Steve Jobs, the chairman and CEO of Apple (NSDQ: AAPL), is taking another medical leave of absence from the company. Once again, COO Tim Cook will take charge of day-to-day operations.
Jobs’ announcement, made first to Apple employees by e-mail and then released publicly by Apple, says that the break is to “focus on my health.”
He continues: “I will continue as CEO and be involved in major strategic decisions for the company. … I love Apple so much and hope to be back as soon as I can. In the meantime, my family and I would deeply appreciate respect for our privacy.”
This is the third time that Jobs has taken a medical leave from his role as CEO of Apple. The most recent was two years ago almost to the day, when he stepped away; he later admitted to having a liver transplant during his seven-month leave. At the time, Tim Cook also took over operations as he did in 2004 when Jobs stepped away to recover from emergency surgery for pancreatic cancer.
The leave means that Jobs likely will miss some key announcements that are reportedly in the pipeline: they include the launch of the second generation of the iPad tablet and The Daily, the News Corp (NSDQ: NWS) iPad newspaper. Jobs was to have appeared with Rupert Murdoch in San Francisco this Wednesday. Late last week, the launch was delayed; the problem at the time was thought to be with iTunes subscription technology. While that is still likely an issue, this news puts a slightly different light on it. Murdoch can’t wait indefinitely to launch a $30 million investment in order to do it with Jobs by his side.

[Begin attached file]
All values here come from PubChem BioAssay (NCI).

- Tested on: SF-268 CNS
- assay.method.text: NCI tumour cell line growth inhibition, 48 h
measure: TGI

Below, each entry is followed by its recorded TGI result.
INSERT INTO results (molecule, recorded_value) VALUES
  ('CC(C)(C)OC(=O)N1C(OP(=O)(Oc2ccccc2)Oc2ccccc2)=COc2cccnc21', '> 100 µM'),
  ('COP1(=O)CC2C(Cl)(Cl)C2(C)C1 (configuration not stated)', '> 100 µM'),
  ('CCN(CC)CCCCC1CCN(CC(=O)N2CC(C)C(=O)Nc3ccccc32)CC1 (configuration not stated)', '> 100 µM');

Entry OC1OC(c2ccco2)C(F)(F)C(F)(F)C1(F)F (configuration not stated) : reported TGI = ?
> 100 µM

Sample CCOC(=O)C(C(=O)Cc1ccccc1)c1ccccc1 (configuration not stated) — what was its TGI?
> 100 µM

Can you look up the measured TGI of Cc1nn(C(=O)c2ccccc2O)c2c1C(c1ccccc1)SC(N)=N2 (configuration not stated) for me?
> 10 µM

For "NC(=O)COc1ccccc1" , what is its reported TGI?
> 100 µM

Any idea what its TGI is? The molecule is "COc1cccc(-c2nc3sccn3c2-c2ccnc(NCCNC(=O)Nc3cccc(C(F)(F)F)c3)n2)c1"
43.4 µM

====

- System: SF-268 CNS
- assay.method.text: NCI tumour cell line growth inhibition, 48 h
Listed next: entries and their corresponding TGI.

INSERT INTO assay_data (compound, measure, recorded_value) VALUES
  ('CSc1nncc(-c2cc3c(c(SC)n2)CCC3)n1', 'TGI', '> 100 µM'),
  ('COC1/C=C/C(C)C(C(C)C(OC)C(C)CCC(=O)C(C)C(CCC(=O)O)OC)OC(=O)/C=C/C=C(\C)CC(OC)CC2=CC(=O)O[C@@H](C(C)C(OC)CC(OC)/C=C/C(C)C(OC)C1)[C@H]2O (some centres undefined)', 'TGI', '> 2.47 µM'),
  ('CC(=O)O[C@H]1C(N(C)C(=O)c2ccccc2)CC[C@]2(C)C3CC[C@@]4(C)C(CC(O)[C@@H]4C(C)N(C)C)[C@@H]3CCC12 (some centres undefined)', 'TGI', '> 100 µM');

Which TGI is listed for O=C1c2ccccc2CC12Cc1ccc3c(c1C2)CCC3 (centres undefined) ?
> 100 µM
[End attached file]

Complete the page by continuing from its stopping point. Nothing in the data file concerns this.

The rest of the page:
Apple carefully timed the announcement for Martin Luther King Day, a federal holiday in the U.S. when markets are closed and a day before the company is set to announce earnings. On Friday, Apple’s stock closed at $348.48.
The news about Jobs also comes on the same day that the Wall Street Journal published a piece by investor James Stewart about whether Apple’s best years are behind the company.
The column was not about Jobs at the helm; rather, it raised questions over whether Apple had peaked in terms of product innovation: “I’m not sure what worlds are left for Apple to conquer,” he writes.
An unfortunate coincidence that this came out the same day as Jobs’ announcement, but it does underscore the challenges that Apple will face under Tim Cook once again. Last week Cook was already demonstrating himself at Apple’s latest product announcement: he shared the stage with Verizon executives when the two companies announced that the carrier would finally get a CDMA version of the iPhone Feb. 10.
More as warranted. Full text of the note from Jobs to staff is below:
At my request, the board of directors has granted me a medical leave of absence so I can focus on my health. I will continue as CEO and be involved in major strategic decisions for the company.
I have asked Tim Cook to be responsible for all of Apple’s day to day operations. I have great confidence that Tim and the rest of the executive management team will do a terrific job executing the exciting plans we have in place for 2011.
I love Apple so much and hope to be back as soon as I can. In the meantime, my family and I would deeply appreciate respect for our privacy.